The small, curved blades pop out of the slots. Surprise!

Before the discovery and acceptance of germ theory and other modern medical theories, illnesses were frequently blamed on an imbalance of the body’s “humors.” Bleeding (venesection), an ancient and very common practice, was believed to be a way to help restore that balance. Modern-day reflections on the technique of bloodletting might make it seem haphazard at best and fatal at worst, but in fact physicians put care and thought into how much blood to let, and there were a variety of tools used, more than just the trusty leech and handy lancet. (This short video created by the Rose Melnick Medical Museum details the 19th century methodology of bloodletting, including some of the other tools.) The scarificator, invented in the late 17th century, allowed the doctor to create a series of shallow cuts – the depth could be changed by altering the spring mechanism inside the device – and thus control the amount of blood released. Ours is not operable, but this site details the spring mechanism inside, and this video from the Canada Science and Technology Museum demonstrates the mechanism.

 The scarificator was a common tool for 18th and 19th century physicians, until venesection began to lose favor in the late 19th century.  (Here’s an article about venesection during the American Civil War.) Many examples, some quite attractively designed and engraved, can be found in museums and antique shops in the U.S. and Europe. Our particular piece is fairly plain, with only a simple “V” on one side – perhaps indicating the maker? – and in the standard cube-like form, executed in brass and measuring 1.75″ tall. Based on the style and material, it likely dates from the mid 19th century.

Dr. Edward E. Stonestreet, 1873. Courtesy Elizabeth Barrett Prettyman Guay.

Dr. Edward E. Stonestreet, 1873. Courtesy Elizabeth Barrett Prettyman Guay.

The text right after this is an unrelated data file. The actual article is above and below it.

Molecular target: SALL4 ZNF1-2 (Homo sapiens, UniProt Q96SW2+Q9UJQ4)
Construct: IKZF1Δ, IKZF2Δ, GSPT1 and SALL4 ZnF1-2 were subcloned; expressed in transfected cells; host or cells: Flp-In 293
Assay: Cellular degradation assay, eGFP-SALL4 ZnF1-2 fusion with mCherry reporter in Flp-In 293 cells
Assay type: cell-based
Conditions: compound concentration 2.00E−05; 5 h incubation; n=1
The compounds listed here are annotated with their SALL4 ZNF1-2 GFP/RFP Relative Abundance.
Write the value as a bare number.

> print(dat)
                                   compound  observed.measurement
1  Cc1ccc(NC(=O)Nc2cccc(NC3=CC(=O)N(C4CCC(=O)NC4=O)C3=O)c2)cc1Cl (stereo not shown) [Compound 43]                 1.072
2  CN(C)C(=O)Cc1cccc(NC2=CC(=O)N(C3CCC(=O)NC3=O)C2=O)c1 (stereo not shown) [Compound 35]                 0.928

In this instance, it’s the scarificator’s provenance that is of interest rather than its design: it is one of only a few items in our collection used by Dr. Edward E. Stonestreet (1830-1903), a Rockville physician whose one-room office is now our Stonestreet Museum of 19th Century Medicine. Dr. Stonestreet graduated from the University of Maryland medical school in 1852, after several years apprenticeship with Dr. William B. Magruder of Brookeville, and he practiced in the Rockville area until his death (while on his way to a housecall) in 1903; he never retired. Though his office survived the test of time, most of Dr. Stonestreet’s medical tools did not.  A few pieces, including this one, were inherited by his grandson Dr. William A. Linthicum (another Rockville physician), who donated them to us after his grandfather’s namesake museum was created in the 1970s. The scarificator is often on exhibit in the Stonestreet Museum.

If you’d like to learn more, visit Dr. Stonestreet’s “office hours,” held on the second Sunday of each month at the museum. This month, February 9, 2014, interpretive docent Clarence Hickey will present a special program on Civil War medicine. 12-4 p.m., included with museum admission.

Fun fact: According to the National Institute on Deafness and Other Communication Disorders, 17% of U.S. adults “report some degree of hearing loss.”  And the other 83%  have likely experienced some hearing difficulties upon occasion, perhaps at a crowded restaurant or noisy event.  Today’s artifact is dedicated to those sufferers (i.e., all of us): a conversation tube, circa 1900.


Assisted listening devices have been around for a long time; for example, the first description of an ear trumpet dates from the early 17th century.  The ear trumpet – essentially a short funnel or trumpet held to the ear – is designed to collect and amplify sound waves, in a general sense; a conversation tube works on the same principle, but facilitates one-on-one interaction.

Three varieties of hearing aids, from the 1897 Sears, Roebuck & Co. catalog.

Three varieties of hearing aids, from the 1897 Sears, Roebuck & Co. catalog.


The conversation tube creates a direct line from the hearer, who inserts the earpiece into his or her ear, and the speaker, who talks into the horn on the other end.  A long length of tube allows for a polite and comfortable distance between individuals: much more pleasant than having to shout directly into an ear trumpet from only a few inches away.  (Another fun fact: Conversation tubes are similar in design and function to monaural stethoscopes, but stethoscopes are usually shorter, as doctors don’t typically need to stand three feet away from their patients.  For more information on the differences between the forms, check out this helpful article.)


The trumpet at one end…


…and the earpiece at the other.